More breaches reported to Maryland that we didn’t know about

In response to a Freedom of Information request, Maryland Attorney General’s Office sent me the 14 breach reports they received in March of this year.  Of the 14,  six were never previously reported on this site and four others gave us breach reports for incidents that we were aware of but had few details for:

Newly revealed:

  • Thomson Reuters reported that in January, the St. Paul police contacted them and informed them that during the course of an investigation into a residential burglary, they had uncovered evidence that an employee had removed some papers containing names, addresses and credit card information on certain Thomson CompuMark customers.  Further investigation revealed that between May and December of 2009, the employee had processed payments from 140 customers but only processed manual payments and did not have access to the electronic database.  The firm reported that there had been no reports of fraud linked to the breach.
  • NBC Universal reported that a laptop belonging to an employee of NBC News was stolen from a home in California on February 4.  The laptop contained names and Social Security Numbers of  “certain employees, daily hires, temporary employees and former employees of NBC and NBC Universal or YOH Services.”   Law enforcement recovered the laptop on February 24 along with other property from residential burglaries.  To their credit, NBC informed employees of the details of the incident and offered them free credit monitoring services, even though this is one of those incidents that really does seem like opportunistic theft where there’s a low risk of data misuse.
  • LPL Financial had  learned on February 24 of the theft of an unencrypted  portable drive from the car of Christian D’Urso (one of their advisors) and reported  that to the New Hampshire Attorney General, as previously reported on this site.  But it seems that they were also busy informing the Maryland Attorney General’s Office of a second breach that they had learned of on February 23. In the newly revealed incident,  another advisor, Sam Eisen, had sent an e-mail to his clients with an attachment that exposed the names and account numbers of 38 other clients.
  • Fox Entertainment reported that JPMorgan Chase Bank had inadvertently disclosed one pension member’s name, address, Social Security number, and pension information in an errant email attachment to another pension member.   The bank administers the pension payments.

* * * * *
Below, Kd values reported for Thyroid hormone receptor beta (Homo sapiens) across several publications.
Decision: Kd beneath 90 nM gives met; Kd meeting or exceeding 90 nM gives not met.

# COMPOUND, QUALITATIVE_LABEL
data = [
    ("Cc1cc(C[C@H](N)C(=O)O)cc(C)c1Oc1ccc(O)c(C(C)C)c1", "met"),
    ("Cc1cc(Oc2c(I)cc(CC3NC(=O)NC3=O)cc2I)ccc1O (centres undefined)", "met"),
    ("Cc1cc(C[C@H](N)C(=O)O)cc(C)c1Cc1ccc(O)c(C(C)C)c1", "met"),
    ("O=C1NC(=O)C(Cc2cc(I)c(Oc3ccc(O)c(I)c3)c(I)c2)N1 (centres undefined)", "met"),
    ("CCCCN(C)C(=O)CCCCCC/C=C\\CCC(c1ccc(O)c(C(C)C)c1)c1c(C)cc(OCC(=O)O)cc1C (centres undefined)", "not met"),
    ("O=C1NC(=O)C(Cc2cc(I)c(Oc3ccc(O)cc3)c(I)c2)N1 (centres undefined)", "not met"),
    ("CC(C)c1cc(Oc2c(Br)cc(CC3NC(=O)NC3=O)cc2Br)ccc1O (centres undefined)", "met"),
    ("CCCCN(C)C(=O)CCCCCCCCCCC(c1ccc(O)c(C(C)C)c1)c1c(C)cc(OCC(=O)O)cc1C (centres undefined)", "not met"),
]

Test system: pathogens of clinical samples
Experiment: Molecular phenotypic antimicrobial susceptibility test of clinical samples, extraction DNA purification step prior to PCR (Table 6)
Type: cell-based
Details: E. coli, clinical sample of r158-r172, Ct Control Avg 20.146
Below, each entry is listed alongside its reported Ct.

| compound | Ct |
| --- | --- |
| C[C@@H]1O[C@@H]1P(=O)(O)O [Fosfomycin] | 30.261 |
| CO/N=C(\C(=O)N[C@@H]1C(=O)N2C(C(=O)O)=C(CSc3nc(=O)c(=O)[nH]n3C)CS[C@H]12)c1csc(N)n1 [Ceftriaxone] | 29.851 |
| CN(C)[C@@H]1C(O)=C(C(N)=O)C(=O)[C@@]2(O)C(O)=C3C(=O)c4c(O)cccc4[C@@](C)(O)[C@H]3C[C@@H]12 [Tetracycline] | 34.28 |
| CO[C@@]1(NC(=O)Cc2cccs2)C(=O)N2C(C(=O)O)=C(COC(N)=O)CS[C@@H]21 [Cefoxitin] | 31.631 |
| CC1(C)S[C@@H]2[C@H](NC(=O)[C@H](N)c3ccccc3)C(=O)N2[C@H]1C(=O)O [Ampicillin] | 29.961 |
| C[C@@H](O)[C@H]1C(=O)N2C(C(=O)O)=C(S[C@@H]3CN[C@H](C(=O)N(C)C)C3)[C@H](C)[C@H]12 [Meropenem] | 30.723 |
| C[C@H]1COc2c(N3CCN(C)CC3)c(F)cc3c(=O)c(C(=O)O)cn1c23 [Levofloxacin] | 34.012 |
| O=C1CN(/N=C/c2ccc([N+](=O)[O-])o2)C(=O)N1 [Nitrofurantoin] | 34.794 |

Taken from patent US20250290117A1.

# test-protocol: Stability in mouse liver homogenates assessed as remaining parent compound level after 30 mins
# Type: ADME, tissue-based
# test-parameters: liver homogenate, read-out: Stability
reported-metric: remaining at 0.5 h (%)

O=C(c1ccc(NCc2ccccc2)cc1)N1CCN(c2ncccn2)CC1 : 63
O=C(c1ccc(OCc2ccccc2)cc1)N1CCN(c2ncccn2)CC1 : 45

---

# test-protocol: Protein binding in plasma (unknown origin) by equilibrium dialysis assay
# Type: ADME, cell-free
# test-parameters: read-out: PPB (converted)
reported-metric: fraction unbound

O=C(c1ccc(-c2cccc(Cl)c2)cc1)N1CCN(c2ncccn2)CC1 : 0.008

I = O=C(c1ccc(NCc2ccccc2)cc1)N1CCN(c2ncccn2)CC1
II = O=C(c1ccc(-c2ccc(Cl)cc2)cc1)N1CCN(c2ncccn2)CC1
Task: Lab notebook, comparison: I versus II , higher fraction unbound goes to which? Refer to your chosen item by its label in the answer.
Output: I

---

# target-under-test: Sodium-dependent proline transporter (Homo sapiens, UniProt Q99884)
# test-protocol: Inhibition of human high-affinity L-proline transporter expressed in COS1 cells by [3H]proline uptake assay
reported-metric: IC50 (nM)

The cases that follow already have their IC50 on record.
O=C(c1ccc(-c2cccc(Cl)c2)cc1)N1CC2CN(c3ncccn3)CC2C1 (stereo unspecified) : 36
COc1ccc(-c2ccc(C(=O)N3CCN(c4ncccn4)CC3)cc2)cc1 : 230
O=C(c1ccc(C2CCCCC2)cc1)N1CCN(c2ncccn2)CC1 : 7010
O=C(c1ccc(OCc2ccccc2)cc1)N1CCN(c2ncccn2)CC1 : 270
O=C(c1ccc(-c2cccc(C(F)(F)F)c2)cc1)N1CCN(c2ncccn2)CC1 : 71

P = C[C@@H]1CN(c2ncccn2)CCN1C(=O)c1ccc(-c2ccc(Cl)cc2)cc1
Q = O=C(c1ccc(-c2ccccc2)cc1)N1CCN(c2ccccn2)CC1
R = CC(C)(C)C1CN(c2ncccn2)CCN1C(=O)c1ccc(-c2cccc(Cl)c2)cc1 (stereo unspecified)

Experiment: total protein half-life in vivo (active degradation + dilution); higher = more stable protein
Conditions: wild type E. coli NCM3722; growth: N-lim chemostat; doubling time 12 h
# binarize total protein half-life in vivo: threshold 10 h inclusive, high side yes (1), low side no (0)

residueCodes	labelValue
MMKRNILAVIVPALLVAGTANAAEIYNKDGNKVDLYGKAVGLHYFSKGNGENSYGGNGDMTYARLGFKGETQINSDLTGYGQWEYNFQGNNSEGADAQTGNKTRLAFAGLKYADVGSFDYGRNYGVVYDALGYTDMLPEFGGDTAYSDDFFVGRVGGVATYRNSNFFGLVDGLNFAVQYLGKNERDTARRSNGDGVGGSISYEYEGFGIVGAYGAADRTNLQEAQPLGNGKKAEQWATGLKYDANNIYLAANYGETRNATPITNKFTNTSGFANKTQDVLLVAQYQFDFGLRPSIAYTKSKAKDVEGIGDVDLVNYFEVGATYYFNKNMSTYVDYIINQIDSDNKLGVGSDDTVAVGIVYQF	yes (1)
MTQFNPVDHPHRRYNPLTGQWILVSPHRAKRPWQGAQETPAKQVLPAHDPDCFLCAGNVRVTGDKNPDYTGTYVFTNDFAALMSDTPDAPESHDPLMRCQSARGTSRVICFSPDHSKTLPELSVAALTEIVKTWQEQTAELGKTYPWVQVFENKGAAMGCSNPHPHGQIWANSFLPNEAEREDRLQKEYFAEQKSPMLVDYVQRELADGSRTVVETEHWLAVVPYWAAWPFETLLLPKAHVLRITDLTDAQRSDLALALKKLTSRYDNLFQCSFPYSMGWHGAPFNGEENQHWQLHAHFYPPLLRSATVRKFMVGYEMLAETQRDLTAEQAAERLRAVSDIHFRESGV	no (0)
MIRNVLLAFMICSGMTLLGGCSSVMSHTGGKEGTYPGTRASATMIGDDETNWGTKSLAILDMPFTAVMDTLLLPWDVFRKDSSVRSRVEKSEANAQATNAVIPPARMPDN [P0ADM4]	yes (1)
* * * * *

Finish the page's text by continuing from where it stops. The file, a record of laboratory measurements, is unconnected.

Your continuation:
• ProAssurance Mid-Continent Underwriters reported they became aware of a compromise involving their Per Diem Insurance web site at   The compromise involved 141 121 customers’ names, addresses, dates of birth, and Social Security numbers, although the company reports that it had received no information of any misuse of the data.
  • NVR, t/a Ryan Homes reported that a laptop stolen from an employee’s car contained the unencrypted names and Social Security numbers of 8 individuals.

New Information on Previously Known Incidents:

  • Thrivent Financial for Lutherans reported that a laptop was stolen from a field representative’s office.  Although we knew something about this breach already from media and other sources,  including their report to Maine that the breach affected 9,386 individuals, this is the first time we’ve seen their actual breach report.  It indicates that the “laptop had strong password requirements to access the laptop and all information on the laptop is encrypted.  However, we believe that some of the information stored on the laptop may be at risk. Information at risk included name, address, phone number, birth date, health information and Social Security number, and in some cases personal health information.
  • State Farm had made two reports to New York State earlier this year about insider wrongdoing, but we didn’t have the actual reports.  One of them may be a March 5 report that the company had discovered that a State Farm agent had used credit card information of two customers for fraudulent purposes.  At the time of the notification, the firm was still investigating the possibility that other customers’ information had also been misused.
  • Ahold USA had reported the loss of two DVDs to NYS (as noted here), but until now, we didn’t have the actual breach report.   The report indicates that the unnamed service provider lost the unencrypted DVDs in early February but didn’t notify Ahold until “recently.”   The DVDs, which were supposed to have been encrypted,  contained unencrypted names and SSN of employees, including employees of American Sales Company, an Ahold subsidiary.
  • The General Motors inadvertent disclosure incident noted here was due to an electronic file being erroneously sent to an outside email address.  The file contained names, e-mail addresses and Social Security numbers.  GM contacted the recipient and their employer, who both confirmed that the errant email had been deleted without ever being opened.  Despite that, GM sent a letter to those affected that begins, “The purpose of this letter is to advise you of an incident that may expose you to the risk of identity theft.”   While they forthrightly described their error, it is somewhat surprising to me that they would say that the incident might expose them to the risk of identity theft and yet not offer them any free services.

As with previous reports, all of the breach reports have been sent to the Open Security Foundation for inclusion in the DataLossDB.  They could probably use some help entering the files in the database, so if you’ve got some time and would like to help with a great project, why not contact them and offer to pitch in on the Primary Sources project.

[8-12: Corrected number for ProAssurance to 121. Thanks to the alert reader who caught my mistake and apologies to ProAssurance.]

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